The Student Services Administration provides a variety of support services to students as they pursue higher education. The Office of Student Services Administration is administered by the Vice Chancellor for Student Services. The units of student services work together to enhance the development of each student. They support the mission of the university and they bring the needs of the students to the attention of the faculty and administration.
The following offices, having relevance to graduate students, report to the Student Services Administration: Child Care Center, Counseling Services, Multicultural Affairs, and Student Life/Athletics.
IUN Child Care Center provides child care for children of students, faculty, and staff. The center offers a quality program at a reasonable hourly rate for children from ages three through nine during the following hours:
For further information, contact the director at (219) 980-6875.
Professional counseling services are available to all students through the IUN Counseling Office, Sycamore Hall 301. In addition, faculty and staff are available for consultation on personal problems. When appropriate, referrals to community or private counseling resources will be made. All counseling and consultation, and all records are held in strict confidence.
The Multicultural Affairs Program is designed to meet the academic, cultural, and social needs of students in order to increase retention, graduation, and professional and graduate school participation, specifically for students of color.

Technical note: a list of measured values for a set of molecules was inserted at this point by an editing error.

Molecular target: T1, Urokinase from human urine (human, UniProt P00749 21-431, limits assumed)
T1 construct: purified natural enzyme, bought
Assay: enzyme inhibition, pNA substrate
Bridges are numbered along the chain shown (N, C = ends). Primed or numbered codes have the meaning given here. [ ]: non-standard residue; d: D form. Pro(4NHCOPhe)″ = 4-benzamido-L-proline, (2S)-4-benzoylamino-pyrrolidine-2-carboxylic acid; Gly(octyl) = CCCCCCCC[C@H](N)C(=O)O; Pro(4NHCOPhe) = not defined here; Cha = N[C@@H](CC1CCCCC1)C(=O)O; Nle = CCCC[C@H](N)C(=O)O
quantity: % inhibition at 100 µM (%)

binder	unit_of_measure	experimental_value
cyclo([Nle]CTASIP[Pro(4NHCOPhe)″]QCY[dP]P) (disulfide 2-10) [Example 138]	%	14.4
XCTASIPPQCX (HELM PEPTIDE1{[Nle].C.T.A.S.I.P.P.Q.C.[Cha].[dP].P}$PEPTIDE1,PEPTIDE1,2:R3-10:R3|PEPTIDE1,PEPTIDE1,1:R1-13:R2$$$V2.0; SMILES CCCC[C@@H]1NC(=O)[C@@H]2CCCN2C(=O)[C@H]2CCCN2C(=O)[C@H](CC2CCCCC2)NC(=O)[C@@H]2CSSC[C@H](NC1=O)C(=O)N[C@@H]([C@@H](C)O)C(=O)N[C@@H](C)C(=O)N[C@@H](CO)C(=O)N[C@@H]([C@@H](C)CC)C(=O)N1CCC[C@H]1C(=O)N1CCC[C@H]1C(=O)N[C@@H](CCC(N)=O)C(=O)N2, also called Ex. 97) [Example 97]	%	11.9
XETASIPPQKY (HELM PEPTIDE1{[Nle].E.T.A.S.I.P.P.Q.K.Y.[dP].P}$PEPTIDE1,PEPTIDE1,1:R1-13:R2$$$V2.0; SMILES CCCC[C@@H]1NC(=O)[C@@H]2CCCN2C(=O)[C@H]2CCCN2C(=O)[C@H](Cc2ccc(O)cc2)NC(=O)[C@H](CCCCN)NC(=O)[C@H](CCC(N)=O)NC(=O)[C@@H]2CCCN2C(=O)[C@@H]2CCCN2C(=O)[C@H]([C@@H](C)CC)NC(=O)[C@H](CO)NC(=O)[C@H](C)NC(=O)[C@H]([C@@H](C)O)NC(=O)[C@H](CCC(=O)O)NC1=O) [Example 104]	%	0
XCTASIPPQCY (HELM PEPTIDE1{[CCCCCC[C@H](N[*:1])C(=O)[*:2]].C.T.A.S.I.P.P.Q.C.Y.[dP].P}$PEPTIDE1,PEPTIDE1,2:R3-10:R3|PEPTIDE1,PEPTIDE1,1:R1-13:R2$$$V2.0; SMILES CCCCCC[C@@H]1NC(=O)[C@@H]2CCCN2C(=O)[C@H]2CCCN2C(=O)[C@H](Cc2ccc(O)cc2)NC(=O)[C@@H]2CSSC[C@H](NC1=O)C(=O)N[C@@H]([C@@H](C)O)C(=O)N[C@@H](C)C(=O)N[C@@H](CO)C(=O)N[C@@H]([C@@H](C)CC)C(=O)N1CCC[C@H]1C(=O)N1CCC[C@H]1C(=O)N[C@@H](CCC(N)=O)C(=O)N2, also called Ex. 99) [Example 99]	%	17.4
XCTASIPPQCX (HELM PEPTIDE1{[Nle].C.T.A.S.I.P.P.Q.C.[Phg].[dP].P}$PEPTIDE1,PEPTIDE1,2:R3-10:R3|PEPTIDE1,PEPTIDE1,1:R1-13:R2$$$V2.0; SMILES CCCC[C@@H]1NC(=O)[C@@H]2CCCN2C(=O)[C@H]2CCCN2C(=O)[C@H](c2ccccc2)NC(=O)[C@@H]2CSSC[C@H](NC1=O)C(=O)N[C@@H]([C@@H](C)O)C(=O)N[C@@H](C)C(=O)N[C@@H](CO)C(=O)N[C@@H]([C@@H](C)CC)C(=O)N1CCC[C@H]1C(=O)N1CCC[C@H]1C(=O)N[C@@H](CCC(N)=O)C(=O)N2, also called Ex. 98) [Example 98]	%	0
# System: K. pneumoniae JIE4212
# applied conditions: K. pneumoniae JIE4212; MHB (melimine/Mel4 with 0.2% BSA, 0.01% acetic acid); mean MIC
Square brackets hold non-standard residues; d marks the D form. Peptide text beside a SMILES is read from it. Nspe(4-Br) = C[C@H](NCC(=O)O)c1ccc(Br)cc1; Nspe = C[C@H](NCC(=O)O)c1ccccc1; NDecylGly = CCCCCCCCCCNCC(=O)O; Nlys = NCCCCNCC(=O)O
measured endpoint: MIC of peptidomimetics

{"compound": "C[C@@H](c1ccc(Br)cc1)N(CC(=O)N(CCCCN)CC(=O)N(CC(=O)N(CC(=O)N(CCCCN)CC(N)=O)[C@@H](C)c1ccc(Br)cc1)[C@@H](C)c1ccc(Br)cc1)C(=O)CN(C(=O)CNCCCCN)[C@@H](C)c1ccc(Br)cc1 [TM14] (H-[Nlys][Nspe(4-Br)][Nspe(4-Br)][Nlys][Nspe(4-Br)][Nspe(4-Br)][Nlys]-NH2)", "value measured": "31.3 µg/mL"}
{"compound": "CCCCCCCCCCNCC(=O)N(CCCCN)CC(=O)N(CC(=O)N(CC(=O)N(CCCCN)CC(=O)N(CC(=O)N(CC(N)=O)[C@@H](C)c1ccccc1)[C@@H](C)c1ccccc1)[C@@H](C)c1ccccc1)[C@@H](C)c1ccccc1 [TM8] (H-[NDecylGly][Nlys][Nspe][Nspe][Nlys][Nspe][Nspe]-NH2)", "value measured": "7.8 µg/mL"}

Applications for participation are available in Raintree 227, or for further information contact the coordinator at (219) 980-6763.
The Student Life/Athletics Office promotes and enhances the quality of student life on the Indiana University Northwest campus. The office serves as the central university resource for student clubs and organizations. Professional assistance is available to individuals and student organizations sponsoring campus activities, forming new clubs, and addressing special needs or interests.
Students may participate in intramurals and recreation; student government; planning and sponsoring campus entertainment through the Student Activities Board; developing journalistic skills as a member of the student newspaper, the Northwest Phoenix, or the Spirits literary magazine; or community service projects through the IUN Volunteerism program. More than 40 registered student clubs and organizations seek to develop social, educational, and cultural appreciation, and provide creative expression through the fine arts. Additionally, the Student Life/Athletics Office issues photo identification cards, approves on-campus publicity, processes student requests for the use of campus facilities and food services, and distributes recreational equipment and games.
Student Life/Athletics also oversees the new Savannah Recreation Center and Gym, where the IU Northwest RedHawks sports teams play their home games. Membership in the Savannah Fitness Center is available to students, faculty, and staff for a nominal fee.
The Dental Hygiene Program on the Indiana University Northwest campus offers clinical dental services to students and faculty including a dental inspection, dental prophylaxis (scaling and polishing of teeth), caries preventive treatments (application of fluorides), sealants, preventive periodontal treatment (treatment of minor gum disorders), and diagnostic dental X-ray films. Qualified dental hygiene students under the supervision of an instructor render all treatment. All persons are eligible for treatment, and appointments can be made by calling (219) 980-6772.
The Dental Assisting Program also offers supervised X rays for a nominal fee. Appointments can be made by calling (219) 980-6772.
1 Invocation of the provision in Rule 2(a) that applies to cases of divorce or separation requires appropriate legal documentation.